At the turn of the century, Ben Elton penned 2 novels about reality TV and public media consumption, both squirmingly close to the bone, and both relevant to the current public outcry. (Funny that last week nobody had a problem with Kyle). Dead Famous is a parody of Big Brother, but core to the plot is the production team engineering a murder in order to push ratings. Popcorn is even more brutal: 2 vigilantes set up a live TV feed into the house of the man they've taken hostage, along with a monitor which shows them how many people are watching. They tell the viewers: switch off, and we'll spare his life, if you don't switch off, we'll shoot him. The viewers don't switch off.

The likes of Kyle, Big Brother, Love Island, all happen because we provide it with an audience. Maybe it suits us to count ourselves as passive consumers of TV, but in the digital world, everyone knows who's watching, what, and for how long. Every viewing minute is a vote in favour of the programme I'm watching.

Wednesday, May 15, 2019

Who's Afraid of the Big Bad Phobia?

This week Parliament will debating something other than Brexit. I know, hard to believe isn't it. The subject in question is a definition of 'Islamophobia' drawn up by the All Party Parliamentary Group on British Muslims. Ahead of the debate, the government has already rejected the definition.

Here's the definition
“Islamophobia is rooted in racism and is a type of racism that targets expressions of Muslimness or perceived Muslimness”.

Where to start? Well, several other people have, so I won't, much. But a few thoughts
1. It's not a definition, unless you take off the first 8 words

2. Where 1 type of Muslim attacks another type, for being the wrong type, is that Islamophobia? Or is it more niche- Shiaphobia, Sufiphobia etc.? Or does it depend on whether they come from a different racial group?

3. To pick another trending phobia, homophobia is variously defined, but the definitions all cluster around an irrational fear, dislike and aversion towards homosexuals and homosexuality. This overlaps reasonably well with the psychological definition of a phobia as an unreasonable fear of or aversion towards x (where x is clowns, spiders, enclosed spaces etc.) If Islamophobia really is a word, and not a slogan, then why not define it in the same way: "An unreasonable fear, dislike and aversion towards Muslims and Islam." That sort of definition is transferrable to prejudice against Jews, Christians, Buddhists, devotees of the Flying Spaghetti Monster et al.

4. In the political and public sphere, us of the '...phobia' label carries more than just the connotation of fear and aversion. It is mainly attached to words and actions, rather than mental states. The label is often used in a similar (but less potentially fatal) way as accusations of blasphemy in Pakistan - someone has said or done something you don't like, and an accusation of 'xphobia' is the easiest and clearest way to label them as an enemy of the people, and someone to hate, ignore and pour invective upon. Whereas a medical diagnosis of a phobia is descriptive, a politically defined phobia is performative, it is public language used to claim or defend territory, to win or shut down discourse, rather than a description of a psychological state.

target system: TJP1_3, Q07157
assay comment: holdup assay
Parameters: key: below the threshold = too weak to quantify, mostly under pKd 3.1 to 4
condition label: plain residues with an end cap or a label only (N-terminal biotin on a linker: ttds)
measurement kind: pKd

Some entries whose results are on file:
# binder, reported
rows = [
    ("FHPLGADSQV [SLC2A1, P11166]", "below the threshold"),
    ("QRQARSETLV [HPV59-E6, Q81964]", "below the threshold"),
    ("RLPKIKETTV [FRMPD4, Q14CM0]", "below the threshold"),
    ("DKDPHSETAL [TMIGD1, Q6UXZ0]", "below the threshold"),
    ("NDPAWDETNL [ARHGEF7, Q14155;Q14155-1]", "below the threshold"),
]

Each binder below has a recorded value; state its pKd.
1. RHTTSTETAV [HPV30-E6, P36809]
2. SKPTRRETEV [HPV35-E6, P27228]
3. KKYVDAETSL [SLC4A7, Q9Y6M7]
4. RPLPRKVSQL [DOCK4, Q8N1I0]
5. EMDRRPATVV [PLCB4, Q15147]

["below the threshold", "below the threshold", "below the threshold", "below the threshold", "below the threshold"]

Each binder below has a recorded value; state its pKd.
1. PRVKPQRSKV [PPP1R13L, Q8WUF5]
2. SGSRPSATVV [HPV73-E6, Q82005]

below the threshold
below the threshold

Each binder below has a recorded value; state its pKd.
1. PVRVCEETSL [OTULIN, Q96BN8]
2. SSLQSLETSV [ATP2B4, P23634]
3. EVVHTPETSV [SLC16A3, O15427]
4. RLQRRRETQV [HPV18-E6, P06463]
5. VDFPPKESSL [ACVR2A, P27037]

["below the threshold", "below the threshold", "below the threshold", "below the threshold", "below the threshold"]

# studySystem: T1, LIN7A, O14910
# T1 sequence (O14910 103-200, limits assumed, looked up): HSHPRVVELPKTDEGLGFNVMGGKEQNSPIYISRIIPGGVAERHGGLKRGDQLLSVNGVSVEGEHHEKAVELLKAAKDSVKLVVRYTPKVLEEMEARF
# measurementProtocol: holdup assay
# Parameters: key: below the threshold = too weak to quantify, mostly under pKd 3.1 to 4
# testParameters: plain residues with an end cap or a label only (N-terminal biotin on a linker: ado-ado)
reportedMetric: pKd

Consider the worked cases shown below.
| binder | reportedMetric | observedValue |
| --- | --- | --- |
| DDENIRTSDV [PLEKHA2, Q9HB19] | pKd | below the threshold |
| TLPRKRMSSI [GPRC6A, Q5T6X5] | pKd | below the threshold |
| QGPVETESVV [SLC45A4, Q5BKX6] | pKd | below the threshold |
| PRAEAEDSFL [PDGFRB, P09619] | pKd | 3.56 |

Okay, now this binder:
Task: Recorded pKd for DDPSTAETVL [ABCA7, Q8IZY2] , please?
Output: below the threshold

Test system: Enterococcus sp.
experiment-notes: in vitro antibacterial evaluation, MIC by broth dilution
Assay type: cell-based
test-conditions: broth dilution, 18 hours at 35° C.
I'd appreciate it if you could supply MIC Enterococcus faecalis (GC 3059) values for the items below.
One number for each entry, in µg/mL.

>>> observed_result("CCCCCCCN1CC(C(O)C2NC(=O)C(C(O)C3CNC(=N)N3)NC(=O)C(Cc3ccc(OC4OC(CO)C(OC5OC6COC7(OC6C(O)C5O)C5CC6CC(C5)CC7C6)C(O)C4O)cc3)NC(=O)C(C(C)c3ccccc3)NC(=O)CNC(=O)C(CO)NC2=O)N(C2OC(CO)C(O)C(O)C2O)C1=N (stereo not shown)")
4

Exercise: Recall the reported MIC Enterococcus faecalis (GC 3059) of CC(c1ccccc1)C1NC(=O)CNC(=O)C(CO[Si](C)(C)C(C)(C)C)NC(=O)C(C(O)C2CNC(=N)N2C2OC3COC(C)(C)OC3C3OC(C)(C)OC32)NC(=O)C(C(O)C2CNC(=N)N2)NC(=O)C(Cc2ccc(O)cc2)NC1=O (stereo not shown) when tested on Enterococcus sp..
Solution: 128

5. But does that help? In the Islamophobia definition, there is no reference to fear or psychological states at all. It has cut loose from its etymological moorings. It also, oddly, brings in racism: a Christian living in Pakistan may have an irrational fear of Muslims, but it's more likely to be based on Islamic terrorism and mob abuse of the blasphemy laws than on race. In fact, they may have a deep fear and aversion towards Muslims which is entirely rational, if their experience includes repeated examples of anti-Christian violence, church burnings etc.  Some Islamophobia may have a racial component, but some doesn't. So if it doesn't, would it qualify for the APPG definition, or is that something else? What if Muslims themselves are irrationally afraid of their fellow Muslims, and their forms of 'Muslimness'? Or rationally afraid of them?

6. At what point does a 'definition of Islamphobia' cease to be a definition of Islamophobia, and simply be a definition of something else, which has been labelled 'Islamophobia' for political and rhetorial reasons? In the film The Princess Bride, antagonist Vizzini keeps declaring that things are 'inconceivable!' eventually sidekick Inigo responds "you keep using that word, I do not think it means what you think it means". Repeated use of a word to mean x doesn't entail that x is what the word means. Humpty Dumpty famously declared "When I use a word, it means just what I choose it to mean, no more, no less", which results in 'impenetrability'. If the definition of a word is down to the user, rather than a commonly accepted meaning, then we lose the ability to communicate, and with it the ability to reason together.

7. The medical definition of a 'phobia' carries no moral baggage, but the political definition does. With two diverging understandings of what a phobia is, which one will give way first?

8. There is a danger that Islamophobia, and along with it homophobia, transphobia, and all the modern phobic family, will cease to mean anything. That it will just mean 'Booooo!', rather than communicate any clear content. If a word becomes 100% condemnation, 0% content, then another word will be needed to explain the phenomenon behind it, if we are actually serious about tackling it.